Alaska, Colorado, Oregon, Washington state, and Washington D.C. have legalized recreational marijuana, and medicinal marijuana has been legalized in 25 states.
With recent changes regarding medical and recreational marijuana usage, many Colorado landlords are wondering how new laws will impact the way that they manage their units. Here’s what you should know about marijuana in your rental units.
Do I have to let my tenants use or grow it?
The legalization of pot does not require property owners to allow tenants to use or cultivate it on the premises. Most likely, your lease already includes policies relating to crime and drug use, which is highly recommended. Remember, if pot is legal in your state and your renters are adhering to regulations, then it might not be considered a criminal activity under state law. It is still illegal under federal law, however.
If your unit is already a non-smoking unit, then be sure to include marijuana in the rule. Be as clear as possible in your policy and review it with renters when it comes time to sign a lease. Remember, the easiest way to enforce a policy is to include it in the lease and establish it prior to move-in.
What if I allow it at my rental?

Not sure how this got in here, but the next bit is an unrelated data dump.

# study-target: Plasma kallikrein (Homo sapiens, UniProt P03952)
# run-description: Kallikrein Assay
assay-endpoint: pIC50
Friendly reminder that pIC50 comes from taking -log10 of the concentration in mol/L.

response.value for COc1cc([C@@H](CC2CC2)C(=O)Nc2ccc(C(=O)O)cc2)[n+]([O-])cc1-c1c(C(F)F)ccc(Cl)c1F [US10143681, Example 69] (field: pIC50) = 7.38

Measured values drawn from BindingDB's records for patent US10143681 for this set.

If you’re allowing tenants to use or grow on the premises, then there are a few things to keep in mind. First of all, know your local laws and consult with a lawyer to find out what risks are associating with a tenant’s use of marijuana on your property. It is still federally prohibited, so don’t assume that you are legally protected due to state laws.
Click here to read a story about a Montana landlord who was sentenced to a year in prison for charges related to his tenants growing medical marijuana on his property.
There are also social aspects worth considering. It may be more socially acceptable than it once was, there is still some stigma associated with its use, so property owners should be aware of that. While you are fine with it, a neighbor may not be, and you may be the one that hears about it.
When it comes to growing plants, there are some special considerations. Pot plants are worth quite a bit, which could mean that there should be an increase in security. You and your occupants should think about ways to minimize the impact on your home. Consult with your insurance company to see what is and isn’t covered when it comes to damage. Growing plants can lead to an increase in humidity within the home, which can encourage mold growth.
The rules and regulations will most likely experience some changes in the upcoming years. Real estate investors should keep an eye out for news related to these changing rules and be prepared to rewrite their lease and rental policy accordingly.
Check with your local laws for more information:
Are you in a state that has legalized recreational or medicinal marijuana? Has it changed the way you managed your rentals? We’d love to hear about your experiences in the comments below.